Culture Theatre

The Island | Review

★★★★★

Words by Manjeevan Kaur

Athol Fugard’s The Island captures a bold image of apartheid in South Africa. The intricate relationship between John (Joe Shire) and Winston (Wela Mbusi) reinforces the perseverance of the human spirit in an impossible situation. Two political prisoners and vocal citizens for change find their personal freedom taken away. The result is profound strength and unity in the face of intense beatings from guards and immense physical labour. John and Winston aspire to defy their oppression. The creative staging and engagement with the audience from the start of the performance offers further intimacy and reveals a heightened spectrum of emotion.

The unlikely duo devises a performance of Antigone, they create makeshift costumes, rehearse lines and deliver a glimpse of hope for their fellow inmates. The use of Greek mythology, Antigone is inventive and depicts a connection between small acts of defiance symbolising a larger vision. Antigone translates into “in place of one’s parents” or “worthy of one’s parents”, highlighting a strong thread of self-identity. John and Winston grow closer as friends which physically and mentally uplift each other. Throughout the performance their constant desire for change in South Africa is inescapable, and despite moments of internal conflict they remain firmly unified.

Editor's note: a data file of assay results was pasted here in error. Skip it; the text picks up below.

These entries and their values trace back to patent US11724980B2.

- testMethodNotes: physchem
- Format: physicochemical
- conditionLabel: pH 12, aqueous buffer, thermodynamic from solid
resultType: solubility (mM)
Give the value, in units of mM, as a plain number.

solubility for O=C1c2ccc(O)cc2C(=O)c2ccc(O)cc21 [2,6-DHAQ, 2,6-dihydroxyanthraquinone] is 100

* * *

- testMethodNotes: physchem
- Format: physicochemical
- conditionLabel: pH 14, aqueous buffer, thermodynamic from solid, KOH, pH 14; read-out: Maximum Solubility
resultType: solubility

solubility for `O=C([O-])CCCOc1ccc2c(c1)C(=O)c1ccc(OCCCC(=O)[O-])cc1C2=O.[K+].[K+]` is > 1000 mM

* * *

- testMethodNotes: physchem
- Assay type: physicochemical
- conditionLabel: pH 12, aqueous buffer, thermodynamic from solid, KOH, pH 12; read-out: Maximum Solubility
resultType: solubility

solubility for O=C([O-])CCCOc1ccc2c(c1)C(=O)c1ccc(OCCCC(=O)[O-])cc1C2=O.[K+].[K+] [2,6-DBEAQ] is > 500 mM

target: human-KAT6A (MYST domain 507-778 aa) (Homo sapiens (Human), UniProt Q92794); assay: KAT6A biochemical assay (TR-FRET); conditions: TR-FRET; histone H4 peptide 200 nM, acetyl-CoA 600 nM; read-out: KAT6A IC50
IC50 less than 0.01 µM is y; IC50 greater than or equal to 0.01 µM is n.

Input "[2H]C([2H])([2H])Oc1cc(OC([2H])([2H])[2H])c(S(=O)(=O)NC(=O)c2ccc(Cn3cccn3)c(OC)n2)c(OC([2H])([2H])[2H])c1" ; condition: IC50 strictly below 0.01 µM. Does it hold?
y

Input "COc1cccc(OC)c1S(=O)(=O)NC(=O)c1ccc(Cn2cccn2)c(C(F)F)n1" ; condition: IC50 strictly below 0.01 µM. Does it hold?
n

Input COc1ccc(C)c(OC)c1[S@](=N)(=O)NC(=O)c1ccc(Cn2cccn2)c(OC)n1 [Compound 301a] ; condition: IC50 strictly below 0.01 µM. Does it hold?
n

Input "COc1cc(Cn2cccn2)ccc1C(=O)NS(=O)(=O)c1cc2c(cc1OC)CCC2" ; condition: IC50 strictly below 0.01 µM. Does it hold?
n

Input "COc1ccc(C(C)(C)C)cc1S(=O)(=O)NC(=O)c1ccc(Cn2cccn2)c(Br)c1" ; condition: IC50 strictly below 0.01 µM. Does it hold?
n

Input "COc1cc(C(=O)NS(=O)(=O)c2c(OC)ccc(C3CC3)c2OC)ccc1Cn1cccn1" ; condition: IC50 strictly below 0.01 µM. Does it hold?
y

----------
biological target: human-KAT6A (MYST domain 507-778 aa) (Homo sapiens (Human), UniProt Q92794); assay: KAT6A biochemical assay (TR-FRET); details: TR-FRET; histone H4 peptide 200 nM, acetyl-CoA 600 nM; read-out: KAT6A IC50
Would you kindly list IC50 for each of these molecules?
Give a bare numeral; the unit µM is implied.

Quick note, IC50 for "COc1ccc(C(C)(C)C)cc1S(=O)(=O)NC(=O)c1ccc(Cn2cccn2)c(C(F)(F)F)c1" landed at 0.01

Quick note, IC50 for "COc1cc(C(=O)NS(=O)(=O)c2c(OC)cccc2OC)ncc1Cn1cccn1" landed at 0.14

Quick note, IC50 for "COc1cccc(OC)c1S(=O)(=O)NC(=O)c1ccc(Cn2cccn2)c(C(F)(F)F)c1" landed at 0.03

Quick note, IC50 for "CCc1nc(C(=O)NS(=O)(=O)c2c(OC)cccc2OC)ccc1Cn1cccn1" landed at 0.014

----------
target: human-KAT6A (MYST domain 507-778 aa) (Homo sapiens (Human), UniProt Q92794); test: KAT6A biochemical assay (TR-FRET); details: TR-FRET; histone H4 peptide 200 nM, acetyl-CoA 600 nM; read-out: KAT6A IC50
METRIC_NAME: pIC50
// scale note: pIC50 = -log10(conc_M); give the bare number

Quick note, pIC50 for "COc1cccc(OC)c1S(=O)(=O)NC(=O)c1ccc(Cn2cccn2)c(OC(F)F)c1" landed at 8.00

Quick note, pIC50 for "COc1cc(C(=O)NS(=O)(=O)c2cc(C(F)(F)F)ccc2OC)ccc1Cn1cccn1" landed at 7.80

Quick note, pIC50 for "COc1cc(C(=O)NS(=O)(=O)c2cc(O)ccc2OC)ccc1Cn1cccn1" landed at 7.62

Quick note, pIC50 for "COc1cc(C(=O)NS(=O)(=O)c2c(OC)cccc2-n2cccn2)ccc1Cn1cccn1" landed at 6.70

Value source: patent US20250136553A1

This riveting award-winning drama centres on stories from Robben Island, a prison where Nelson Mandela was imprisoned. Chapter Arts Centre is running the performance as a celebration of Black History Month, and the Arts Council Wales supports the production. The imaginative use of minimal props and the core focus on two prisoners is highly emotive. John and Winston reflect on their families, loved ones, and children, during the sleepless nights. After the gruelling days in the quarry or on the endless beach, they both muster the energy to practise their performance of Antigone. The empowering integration of music and the Afrikaans language is refreshing and adds a greater depth to the relationship between John and Winston.

The performance offers a crucial insight into South African politics and the expropriation of land. This social commentary of lived experience delves into the aftermath of the 1950s government action, which established racially segregated areas and displaced people from their neighbourhoods. The message highlights unyielding hope and reflects a layer of accountability to this politically charged performance.

 

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